It's All About Foam Density
One way to make sure you are buying a sofa with good cushions relates to the density of the foam used to fill the cushions. Frank told me that "the expected lifespan of a foam cushion is mostly dependent on the density and thickness of the foam".
Cushion size is another factor. Larger cushions will last longer than smaller cushions with identical foam density and thickness.
In the furniture industry, 1.8 density foam is the standard, however it doesn't last very long. And with mass produced sofas, the cushions are the first thing that wear out, so all that worry about the frame construction goes out the window if you choose a sofa with low quality cushions.
Frank stressed that a couch made with sofa cushions using a 2.5 density foam will still feel brand new five years down the road, with an average lifespan of 10-15 years. Good quality spring down or spring fiber cushions may last even longer.
"The reason many furniture stores will use a 1.8 density foam (and not a 2.5 density foam) is that no consumer can tell the difference and the two sofas (with varying foam densities) will fill identical when brand new. It is that over time, the 1.8 density foam will lose its firmness at a much faster rate than cushions using 2.5 density foam "
Over the past few years, both furniture salespeople and their customers have become more educated about foam densities and cushion lifespans. Reclining furniture has been the big motivating force behind this movement.
Customers who spent thousands of dollars for reclining sofas and sectionals are discovering that their non-removable seat cushions can wear out (and become less comfortable) within 3 - 5 years.
Many furniture brands and stores advertise the foam used in their cushions as 'High Density', implying that "high density cushions" will last a long time.
Frank noted that the description "high density foam" usually refers to polyurethane foam with a 1.8 density. The average lifespan for 1.8 density foam cushions, before losing their resiliency (ability to bounce back), shape and comfort, is about 5 years in mid-range mass produced sofas.
Quick editor's side note, this marketing spin with 'High Density' is one of the reasons I started this website in the first place. Way too much misinformation and loose language is thrown around to try and deceive consumers.
Some very low quality sofas will use a low density foam and pad it with cheap polyester fiber. It might be hard to identify this as a consumer, but it would certainly not be an optimal cushioning system for a new sofa.
According to Frank, there are two premium, higher quality brand foams used in the industry according to Frank - Qualux (the best), and Ultracel (very good). If your new sofa uses one of these brand foams, you likely have good quality, well built cushions.
Some brands offer optional 'Memory-Gel' cushions. Customers often believe that the entire foam cushion core is made with expensive memory gel foam. That is not the case. Memory gel cushions wrap a thin, (one to two inch thick) layer of memory gel foam around the polyurethane foam, instead of the typical polyester fiber wrapping used on most cushions.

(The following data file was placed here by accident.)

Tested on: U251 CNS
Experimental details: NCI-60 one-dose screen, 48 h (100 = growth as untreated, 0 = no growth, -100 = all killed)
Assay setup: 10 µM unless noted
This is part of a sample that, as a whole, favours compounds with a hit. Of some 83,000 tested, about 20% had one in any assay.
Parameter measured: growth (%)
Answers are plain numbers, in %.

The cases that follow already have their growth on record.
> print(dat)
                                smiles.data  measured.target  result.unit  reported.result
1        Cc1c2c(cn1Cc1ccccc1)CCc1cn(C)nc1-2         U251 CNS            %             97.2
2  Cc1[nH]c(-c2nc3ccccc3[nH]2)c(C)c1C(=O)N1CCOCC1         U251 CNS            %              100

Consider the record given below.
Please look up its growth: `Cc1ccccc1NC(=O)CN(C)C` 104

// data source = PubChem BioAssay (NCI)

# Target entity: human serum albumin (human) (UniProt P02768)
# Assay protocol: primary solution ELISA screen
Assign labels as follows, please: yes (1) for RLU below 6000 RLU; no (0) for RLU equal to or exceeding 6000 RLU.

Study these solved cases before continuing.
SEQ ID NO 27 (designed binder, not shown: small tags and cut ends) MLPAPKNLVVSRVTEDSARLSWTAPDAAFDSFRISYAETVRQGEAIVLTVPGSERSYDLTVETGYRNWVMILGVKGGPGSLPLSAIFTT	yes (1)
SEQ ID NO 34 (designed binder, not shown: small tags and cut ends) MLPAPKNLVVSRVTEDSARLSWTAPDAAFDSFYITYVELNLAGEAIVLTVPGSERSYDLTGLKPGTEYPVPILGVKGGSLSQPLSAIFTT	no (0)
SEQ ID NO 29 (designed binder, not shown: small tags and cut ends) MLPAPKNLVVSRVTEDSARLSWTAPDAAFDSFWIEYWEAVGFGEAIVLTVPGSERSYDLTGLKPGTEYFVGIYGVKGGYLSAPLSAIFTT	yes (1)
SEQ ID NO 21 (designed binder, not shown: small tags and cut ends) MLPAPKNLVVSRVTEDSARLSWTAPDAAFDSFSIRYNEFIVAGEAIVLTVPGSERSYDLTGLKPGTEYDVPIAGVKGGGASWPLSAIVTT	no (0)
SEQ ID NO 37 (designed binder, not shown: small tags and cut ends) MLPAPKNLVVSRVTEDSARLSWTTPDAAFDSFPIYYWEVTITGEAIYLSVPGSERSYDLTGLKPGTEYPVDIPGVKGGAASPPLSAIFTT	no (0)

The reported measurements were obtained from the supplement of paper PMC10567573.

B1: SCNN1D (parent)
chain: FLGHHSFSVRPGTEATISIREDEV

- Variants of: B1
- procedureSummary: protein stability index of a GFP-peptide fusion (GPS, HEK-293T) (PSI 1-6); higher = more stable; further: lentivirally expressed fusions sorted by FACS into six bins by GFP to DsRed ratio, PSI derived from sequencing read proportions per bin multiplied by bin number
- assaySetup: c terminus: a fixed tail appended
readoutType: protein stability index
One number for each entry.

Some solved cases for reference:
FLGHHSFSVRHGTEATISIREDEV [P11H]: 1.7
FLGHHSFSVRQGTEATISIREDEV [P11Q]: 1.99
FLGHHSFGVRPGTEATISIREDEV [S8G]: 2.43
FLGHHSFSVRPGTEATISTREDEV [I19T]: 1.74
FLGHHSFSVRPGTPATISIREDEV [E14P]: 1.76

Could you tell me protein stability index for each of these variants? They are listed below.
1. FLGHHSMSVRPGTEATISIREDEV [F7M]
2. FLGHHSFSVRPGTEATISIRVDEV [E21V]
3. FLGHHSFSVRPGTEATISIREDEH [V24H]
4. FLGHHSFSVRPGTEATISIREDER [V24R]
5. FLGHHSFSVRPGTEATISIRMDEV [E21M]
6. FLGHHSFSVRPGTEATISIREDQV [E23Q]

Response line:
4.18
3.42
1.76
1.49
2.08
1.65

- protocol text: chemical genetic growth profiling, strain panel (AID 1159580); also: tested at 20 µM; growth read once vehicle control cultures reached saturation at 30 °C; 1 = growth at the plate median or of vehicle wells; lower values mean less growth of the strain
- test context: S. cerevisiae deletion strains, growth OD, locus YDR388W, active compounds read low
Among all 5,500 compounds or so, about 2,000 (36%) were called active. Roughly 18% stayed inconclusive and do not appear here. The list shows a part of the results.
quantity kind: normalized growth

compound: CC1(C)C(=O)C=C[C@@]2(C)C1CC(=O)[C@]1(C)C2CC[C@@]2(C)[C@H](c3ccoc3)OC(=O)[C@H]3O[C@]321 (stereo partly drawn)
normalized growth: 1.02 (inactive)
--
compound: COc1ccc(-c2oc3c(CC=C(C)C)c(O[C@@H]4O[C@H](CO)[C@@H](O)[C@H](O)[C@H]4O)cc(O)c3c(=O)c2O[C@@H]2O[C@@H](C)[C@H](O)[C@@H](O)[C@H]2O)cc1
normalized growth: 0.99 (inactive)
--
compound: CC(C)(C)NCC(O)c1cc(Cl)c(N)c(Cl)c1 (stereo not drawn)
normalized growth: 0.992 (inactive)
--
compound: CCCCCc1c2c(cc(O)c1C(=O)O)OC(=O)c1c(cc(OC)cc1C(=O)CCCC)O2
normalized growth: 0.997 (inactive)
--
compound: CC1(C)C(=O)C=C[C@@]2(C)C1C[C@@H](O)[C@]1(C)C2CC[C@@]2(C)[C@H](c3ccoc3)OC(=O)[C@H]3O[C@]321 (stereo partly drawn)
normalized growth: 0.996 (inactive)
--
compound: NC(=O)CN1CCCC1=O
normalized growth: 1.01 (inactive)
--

Frank stated that this reduces the cushion firmness and might slightly increase cushion lifespan. Memory gel foam is more expensive than the polyurethane foam that makes up most of the cushion core.
La-Z-Boy is an example of a sofa manufacturer that offers a memory-gel cushion, which they refer to as 'Comfort-Core' as shown in the video below.
How Leather Companies Cut Sofa Cushioning Costs
Over the past decade, lower cost leather sofa brands have been introduced. There is tremendous competition to see who can make the lowest cost leather sofas and reclining furniture. Leather is expensive in comparison to the fabrics used for mid-range upholstery. Reducing the amount of leather needed is one of the best ways to reduce leather furniture costs.
Two of the most common methods for reducing leather costs are non-removable seats and "leather match." Non-removable "tight" seat cushions only require leather on one side. That can reduce sofa prices by several hundred dollars.
"Leather match" uses "real leather" only on the seats, inside backs and inside arms. The rest of the piece is a matching vinyl. To get the leather and vinyl to match perfectly, the leather hides are sanded down, completely removing the natural grain pattern. An artificial pattern, matching the vinyl, is then embossed onto the hide. A dye is added to match the color of the vinyl and a clear protective coating goes over the dye and artificial grain.
Sofa Quality Conclusions
I hope you found this guide and my discussions with furniture expert Jeff Frank helpful. My conclusions are that we all have a specific budget in mind, so we might not be able to afford everything we want, in terms of the best quality for a sofa.
However, absent budget considerations, a high-quality leather manufacturer using solid hardwoods, an eight-way hand tied suspension system, and true, high density (2.5) foam are the best options.
This should provide you with a sofa that will last for a good twenty-plus years.